Compliance within the company

The Group Compliance Officer and other specialists from our Group function Compliance are in charge of defining our compliance agenda, which we continuously adjust in response to current requirements. Local and regional compliance officers are responsible for implementing compliance measures within their respective subsidiaries. In 2015, we appointed a compliance officer for each of our business sectors (Healthcare, Performance Materials and Life Science) in an effort to better address the needs of each specific business sector. In the course of regular compliance audits, our Group function Internal Auditing reviews the implementation of compliance procedures within our facilities.

We regularly hold workshops to inform our employees about new compliance requirements. In 2015, a total of 20,404 persons participated in anti-corruption courses. In 2014, we designed an e-course to introduce our new anti-corruption guideline, and in 2015 we had the course translated into 16 different languages. This has allowed numerous employees to complete the course in their local language. In 2015, we also developed a special e-course for our pharmaceutical business that explains the guidelines specific to this field.

Personnel training on anti-corruption guidelines

Number of persons trained

* Includes contractors and supervised workers (e.g. temps) who were trained on our anti-corruption guideline (2,023 in 2014; 3,026 in 2015).

Stringent requirements placed on our business partners

Effective compliance management does not stop at our front door, which is why we set the highest standards for the conduct of our business partners. The selection process for business associates is governed by our Global Business Partner Risk Management Guideline. This policy stipulates that Merck KGaA, Darmstadt, Germany shall only do business with partners who comply with all applicable laws; who do not engage in bribery; who adhere to environmental, health and safety guidelines; and who refuse to tolerate discrimination. Furthermore, we require our partners to demonstrate a commitment to internationally recognized human rights and labor standards, as well as to the compliance standards defined in our Code of Conduct. We also audit existing business relationships, usually when it's time to renew a contract.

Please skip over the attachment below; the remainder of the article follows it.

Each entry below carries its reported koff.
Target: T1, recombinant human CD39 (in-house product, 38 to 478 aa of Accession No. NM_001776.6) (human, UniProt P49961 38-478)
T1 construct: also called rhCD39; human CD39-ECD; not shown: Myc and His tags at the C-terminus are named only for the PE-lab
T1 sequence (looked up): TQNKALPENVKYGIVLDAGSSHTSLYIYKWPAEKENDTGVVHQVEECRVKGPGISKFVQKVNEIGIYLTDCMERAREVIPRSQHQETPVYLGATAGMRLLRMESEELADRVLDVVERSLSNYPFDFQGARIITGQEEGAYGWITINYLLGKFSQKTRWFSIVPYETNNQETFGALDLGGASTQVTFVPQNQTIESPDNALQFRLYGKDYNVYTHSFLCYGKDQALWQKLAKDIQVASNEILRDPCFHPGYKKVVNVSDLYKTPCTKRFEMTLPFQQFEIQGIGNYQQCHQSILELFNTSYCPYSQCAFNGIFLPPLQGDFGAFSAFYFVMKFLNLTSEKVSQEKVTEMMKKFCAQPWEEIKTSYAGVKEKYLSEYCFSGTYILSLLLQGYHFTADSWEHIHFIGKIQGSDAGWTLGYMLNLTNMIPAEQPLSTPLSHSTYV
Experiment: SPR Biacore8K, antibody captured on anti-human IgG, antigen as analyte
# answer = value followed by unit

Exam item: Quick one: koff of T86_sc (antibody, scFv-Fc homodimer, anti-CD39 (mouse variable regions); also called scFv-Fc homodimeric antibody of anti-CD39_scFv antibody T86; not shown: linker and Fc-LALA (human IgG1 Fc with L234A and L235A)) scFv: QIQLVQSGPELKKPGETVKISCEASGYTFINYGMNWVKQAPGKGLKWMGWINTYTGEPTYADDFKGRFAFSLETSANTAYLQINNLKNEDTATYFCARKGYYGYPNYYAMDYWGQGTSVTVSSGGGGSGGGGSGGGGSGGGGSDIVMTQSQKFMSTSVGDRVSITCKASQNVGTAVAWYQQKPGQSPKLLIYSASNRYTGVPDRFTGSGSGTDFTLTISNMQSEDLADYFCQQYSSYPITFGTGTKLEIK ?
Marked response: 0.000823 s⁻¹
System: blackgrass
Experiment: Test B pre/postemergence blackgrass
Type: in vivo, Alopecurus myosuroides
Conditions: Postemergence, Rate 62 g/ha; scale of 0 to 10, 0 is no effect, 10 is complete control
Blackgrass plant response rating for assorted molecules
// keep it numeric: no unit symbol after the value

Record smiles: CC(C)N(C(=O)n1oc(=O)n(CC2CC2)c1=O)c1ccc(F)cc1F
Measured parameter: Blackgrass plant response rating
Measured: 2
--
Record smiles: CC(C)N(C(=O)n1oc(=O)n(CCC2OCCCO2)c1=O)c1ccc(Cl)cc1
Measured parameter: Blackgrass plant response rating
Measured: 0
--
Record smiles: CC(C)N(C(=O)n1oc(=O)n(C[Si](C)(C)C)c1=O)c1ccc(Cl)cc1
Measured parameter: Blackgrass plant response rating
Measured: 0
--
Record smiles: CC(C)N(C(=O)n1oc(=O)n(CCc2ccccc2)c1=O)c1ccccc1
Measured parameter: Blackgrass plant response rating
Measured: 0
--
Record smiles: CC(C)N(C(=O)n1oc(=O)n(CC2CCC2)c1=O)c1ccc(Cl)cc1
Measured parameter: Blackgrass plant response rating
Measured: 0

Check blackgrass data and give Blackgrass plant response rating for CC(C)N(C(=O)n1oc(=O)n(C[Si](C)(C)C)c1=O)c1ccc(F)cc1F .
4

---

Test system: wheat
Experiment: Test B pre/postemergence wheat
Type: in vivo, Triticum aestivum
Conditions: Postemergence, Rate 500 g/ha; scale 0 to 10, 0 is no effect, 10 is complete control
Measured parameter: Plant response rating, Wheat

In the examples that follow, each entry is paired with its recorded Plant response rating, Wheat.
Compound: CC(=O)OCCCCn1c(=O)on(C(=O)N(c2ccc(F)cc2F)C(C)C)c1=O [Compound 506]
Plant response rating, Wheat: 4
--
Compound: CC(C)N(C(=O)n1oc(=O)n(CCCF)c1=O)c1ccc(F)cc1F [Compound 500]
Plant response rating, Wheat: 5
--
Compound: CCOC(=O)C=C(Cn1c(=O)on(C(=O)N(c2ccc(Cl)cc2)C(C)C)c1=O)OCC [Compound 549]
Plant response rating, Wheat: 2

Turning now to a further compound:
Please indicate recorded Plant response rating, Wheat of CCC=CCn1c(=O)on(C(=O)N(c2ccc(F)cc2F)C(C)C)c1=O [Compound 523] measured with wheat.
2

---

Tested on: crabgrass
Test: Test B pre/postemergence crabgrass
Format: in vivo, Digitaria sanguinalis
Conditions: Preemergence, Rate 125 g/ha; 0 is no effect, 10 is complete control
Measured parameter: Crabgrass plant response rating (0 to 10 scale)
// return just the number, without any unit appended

If we identify red flags, we may consider rejecting potential business partners or even terminating the business relationship. However, our business associates are frequently willing to modify their structures and processes to meet our stringent compliance requirements. Since implementing this process in 2013, nearly 1,500 business partners have undergone this audit.

In 2015, we introduced compliance training in eight languages for the employees of our business associates. The training is mandatory for anyone who comes into contact with us or our products in the course of their work. It focuses on general compliance, corruption prevention, and competition law.

Transparent business relationships in the pharmaceutical industry

In Europe effective 2016, all non-research related donations made to physicians and healthcare organizations must be disclosed, with the recipients individually named. This is a requirement stipulated by the transparency initiative of the European Federation of Pharmaceutical Industries and Associations (EFPIA). In 2014, our Compliance organization had already initiated the measures necessary to satisfy this disclosure obligation. In 2015, we focused part of our efforts on informing our partners in the health industry just how important this transparency initiative is to us. We also took steps to ensure data quality and data security in all affected countries. Our goal is to disclose the required information by June 30, 2016. A valuable side benefit: Our efforts to promote transparency for our stakeholders have also improved our internal processes.

Fighting corruption hand-in-hand with the Alliance for Integrity

In October 2015, we joined the Alliance for Integrity (AfIn), an initiative founded in October 2015 by the German Agency for International Cooperation (GIZ), the German Global Compact Network, and the Federation of German Industry. The aim of the AfIn is to develop practical procedures to improve the framework for compliance, thereby furthering the fight against corruption. The initiative is concentrating first on local activities in India, Ghana, and Brazil. At the end of November 2015, we took part in a meeting of the AfIn Advisory Group in New Delhi, and in December 2015 we were represented for the first time at a meeting of the organization's steering committee.